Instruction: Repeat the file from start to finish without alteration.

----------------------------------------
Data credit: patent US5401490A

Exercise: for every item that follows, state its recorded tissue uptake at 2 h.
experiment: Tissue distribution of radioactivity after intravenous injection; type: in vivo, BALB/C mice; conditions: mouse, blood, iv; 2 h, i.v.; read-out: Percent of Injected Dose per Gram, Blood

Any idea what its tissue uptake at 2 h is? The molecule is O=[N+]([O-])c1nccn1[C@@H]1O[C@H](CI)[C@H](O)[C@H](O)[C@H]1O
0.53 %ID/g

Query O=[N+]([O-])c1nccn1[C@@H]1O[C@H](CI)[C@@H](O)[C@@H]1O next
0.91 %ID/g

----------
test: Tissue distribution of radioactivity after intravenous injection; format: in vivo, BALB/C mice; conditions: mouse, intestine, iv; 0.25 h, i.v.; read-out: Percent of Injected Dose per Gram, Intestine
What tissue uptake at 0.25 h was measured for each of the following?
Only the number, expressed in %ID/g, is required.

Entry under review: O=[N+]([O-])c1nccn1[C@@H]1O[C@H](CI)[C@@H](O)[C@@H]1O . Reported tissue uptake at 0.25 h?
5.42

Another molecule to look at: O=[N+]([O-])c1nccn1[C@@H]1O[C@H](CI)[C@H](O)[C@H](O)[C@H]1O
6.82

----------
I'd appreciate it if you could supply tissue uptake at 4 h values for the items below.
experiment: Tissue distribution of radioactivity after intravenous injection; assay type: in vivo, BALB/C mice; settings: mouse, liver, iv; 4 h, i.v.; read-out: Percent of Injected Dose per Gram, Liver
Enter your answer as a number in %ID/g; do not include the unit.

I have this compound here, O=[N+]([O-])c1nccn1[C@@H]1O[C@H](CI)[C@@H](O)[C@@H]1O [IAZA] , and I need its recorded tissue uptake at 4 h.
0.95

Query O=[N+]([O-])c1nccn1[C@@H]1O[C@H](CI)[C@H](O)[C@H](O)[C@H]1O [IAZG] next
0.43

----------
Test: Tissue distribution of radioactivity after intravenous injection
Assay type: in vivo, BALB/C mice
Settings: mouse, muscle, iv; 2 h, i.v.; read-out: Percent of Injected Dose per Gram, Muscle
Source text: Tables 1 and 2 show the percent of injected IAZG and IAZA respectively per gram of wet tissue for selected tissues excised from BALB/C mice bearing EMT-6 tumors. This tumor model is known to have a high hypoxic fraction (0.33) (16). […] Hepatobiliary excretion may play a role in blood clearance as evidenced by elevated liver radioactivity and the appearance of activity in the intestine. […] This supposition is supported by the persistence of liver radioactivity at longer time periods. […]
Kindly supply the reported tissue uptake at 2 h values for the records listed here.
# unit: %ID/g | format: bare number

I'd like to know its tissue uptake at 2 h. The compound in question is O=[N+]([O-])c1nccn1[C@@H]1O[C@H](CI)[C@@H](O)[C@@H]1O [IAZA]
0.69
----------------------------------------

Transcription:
Data credit: patent US5401490A

Exercise: for every item that follows, state its recorded tissue uptake at 2 h.
experiment: Tissue distribution of radioactivity after intravenous injection; type: in vivo, BALB/C mice; conditions: mouse, blood, iv; 2 h, i.v.; read-out: Percent of Injected Dose per Gram, Blood

Any idea what its tissue uptake at 2 h is? The molecule is O=[N+]([O-])c1nccn1[C@@H]1O[C@H](CI)[C@H](O)[C@H](O)[C@H]1O
0.53 %ID/g

Query O=[N+]([O-])c1nccn1[C@@H]1O[C@H](CI)[C@@H](O)[C@@H]1O next
0.91 %ID/g

----------
test: Tissue distribution of radioactivity after intravenous injection; format: in vivo, BALB/C mice; conditions: mouse, intestine, iv; 0.25 h, i.v.; read-out: Percent of Injected Dose per Gram, Intestine
What tissue uptake at 0.25 h was measured for each of the following?
Only the number, expressed in %ID/g, is required.

Entry under review: O=[N+]([O-])c1nccn1[C@@H]1O[C@H](CI)[C@@H](O)[C@@H]1O . Reported tissue uptake at 0.25 h?
5.42

Another molecule to look at: O=[N+]([O-])c1nccn1[C@@H]1O[C@H](CI)[C@H](O)[C@H](O)[C@H]1O
6.82

----------
I'd appreciate it if you could supply tissue uptake at 4 h values for the items below.
experiment: Tissue distribution of radioactivity after intravenous injection; assay type: in vivo, BALB/C mice; settings: mouse, liver, iv; 4 h, i.v.; read-out: Percent of Injected Dose per Gram, Liver
Enter your answer as a number in %ID/g; do not include the unit.

I have this compound here, O=[N+]([O-])c1nccn1[C@@H]1O[C@H](CI)[C@@H](O)[C@@H]1O [IAZA] , and I need its recorded tissue uptake at 4 h.
0.95

Query O=[N+]([O-])c1nccn1[C@@H]1O[C@H](CI)[C@H](O)[C@H](O)[C@H]1O [IAZG] next
0.43

----------
Test: Tissue distribution of radioactivity after intravenous injection
Assay type: in vivo, BALB/C mice
Settings: mouse, muscle, iv; 2 h, i.v.; read-out: Percent of Injected Dose per Gram, Muscle
Source text: Tables 1 and 2 show the percent of injected IAZG and IAZA respectively per gram of wet tissue for selected tissues excised from BALB/C mice bearing EMT-6 tumors. This tumor model is known to have a high hypoxic fraction (0.33) (16). […] Hepatobiliary excretion may play a role in blood clearance as evidenced by elevated liver radioactivity and the appearance of activity in the intestine. […] This supposition is supported by the persistence of liver radioactivity at longer time periods. […]
Kindly supply the reported tissue uptake at 2 h values for the records listed here.
# unit: %ID/g | format: bare number

I'd like to know its tissue uptake at 2 h. The compound in question is O=[N+]([O-])c1nccn1[C@@H]1O[C@H](CI)[C@@H](O)[C@@H]1O [IAZA]
0.69